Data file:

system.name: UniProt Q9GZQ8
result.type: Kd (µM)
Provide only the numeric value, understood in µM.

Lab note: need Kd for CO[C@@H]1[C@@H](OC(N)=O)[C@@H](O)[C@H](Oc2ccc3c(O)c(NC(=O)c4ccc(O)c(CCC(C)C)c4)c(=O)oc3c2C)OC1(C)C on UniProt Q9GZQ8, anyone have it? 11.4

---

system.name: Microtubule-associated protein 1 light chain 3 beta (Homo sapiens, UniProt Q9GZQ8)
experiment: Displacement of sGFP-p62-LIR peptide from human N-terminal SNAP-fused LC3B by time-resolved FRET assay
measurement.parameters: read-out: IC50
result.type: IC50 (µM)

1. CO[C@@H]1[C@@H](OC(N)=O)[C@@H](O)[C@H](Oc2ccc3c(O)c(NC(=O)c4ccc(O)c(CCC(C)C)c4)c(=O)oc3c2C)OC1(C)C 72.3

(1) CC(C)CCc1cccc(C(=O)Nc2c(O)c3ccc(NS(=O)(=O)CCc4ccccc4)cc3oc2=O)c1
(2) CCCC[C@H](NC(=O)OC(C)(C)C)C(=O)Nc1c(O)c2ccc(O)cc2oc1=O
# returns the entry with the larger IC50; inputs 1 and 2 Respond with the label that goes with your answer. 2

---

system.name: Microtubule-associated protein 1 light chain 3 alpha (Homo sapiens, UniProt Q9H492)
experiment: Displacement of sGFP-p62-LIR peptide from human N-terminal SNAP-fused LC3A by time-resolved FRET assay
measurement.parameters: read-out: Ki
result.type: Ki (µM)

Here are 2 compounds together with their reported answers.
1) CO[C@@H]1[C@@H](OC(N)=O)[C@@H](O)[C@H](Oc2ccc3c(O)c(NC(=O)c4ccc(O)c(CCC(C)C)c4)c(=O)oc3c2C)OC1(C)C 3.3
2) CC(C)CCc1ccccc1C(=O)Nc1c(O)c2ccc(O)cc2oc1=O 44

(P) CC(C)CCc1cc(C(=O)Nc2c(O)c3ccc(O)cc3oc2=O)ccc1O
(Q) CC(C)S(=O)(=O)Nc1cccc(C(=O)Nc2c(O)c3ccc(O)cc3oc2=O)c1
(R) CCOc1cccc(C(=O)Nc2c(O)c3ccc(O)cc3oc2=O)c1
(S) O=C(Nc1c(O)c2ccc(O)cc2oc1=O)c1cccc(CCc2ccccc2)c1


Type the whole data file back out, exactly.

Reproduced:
system.name: UniProt Q9GZQ8
result.type: Kd (µM)
Provide only the numeric value, understood in µM.

Lab note: need Kd for CO[C@@H]1[C@@H](OC(N)=O)[C@@H](O)[C@H](Oc2ccc3c(O)c(NC(=O)c4ccc(O)c(CCC(C)C)c4)c(=O)oc3c2C)OC1(C)C on UniProt Q9GZQ8, anyone have it? 11.4

---

system.name: Microtubule-associated protein 1 light chain 3 beta (Homo sapiens, UniProt Q9GZQ8)
experiment: Displacement of sGFP-p62-LIR peptide from human N-terminal SNAP-fused LC3B by time-resolved FRET assay
measurement.parameters: read-out: IC50
result.type: IC50 (µM)

1. CO[C@@H]1[C@@H](OC(N)=O)[C@@H](O)[C@H](Oc2ccc3c(O)c(NC(=O)c4ccc(O)c(CCC(C)C)c4)c(=O)oc3c2C)OC1(C)C 72.3

(1) CC(C)CCc1cccc(C(=O)Nc2c(O)c3ccc(NS(=O)(=O)CCc4ccccc4)cc3oc2=O)c1
(2) CCCC[C@H](NC(=O)OC(C)(C)C)C(=O)Nc1c(O)c2ccc(O)cc2oc1=O
# returns the entry with the larger IC50; inputs 1 and 2 Respond with the label that goes with your answer. 2

---

system.name: Microtubule-associated protein 1 light chain 3 alpha (Homo sapiens, UniProt Q9H492)
experiment: Displacement of sGFP-p62-LIR peptide from human N-terminal SNAP-fused LC3A by time-resolved FRET assay
measurement.parameters: read-out: Ki
result.type: Ki (µM)

Here are 2 compounds together with their reported answers.
1) CO[C@@H]1[C@@H](OC(N)=O)[C@@H](O)[C@H](Oc2ccc3c(O)c(NC(=O)c4ccc(O)c(CCC(C)C)c4)c(=O)oc3c2C)OC1(C)C 3.3
2) CC(C)CCc1ccccc1C(=O)Nc1c(O)c2ccc(O)cc2oc1=O 44

(P) CC(C)CCc1cc(C(=O)Nc2c(O)c3ccc(O)cc3oc2=O)ccc1O
(Q) CC(C)S(=O)(=O)Nc1cccc(C(=O)Nc2c(O)c3ccc(O)cc3oc2=O)c1
(R) CCOc1cccc(C(=O)Nc2c(O)c3ccc(O)cc3oc2=O)c1
(S) O=C(Nc1c(O)c2ccc(O)cc2oc1=O)c1cccc(CCc2ccccc2)c1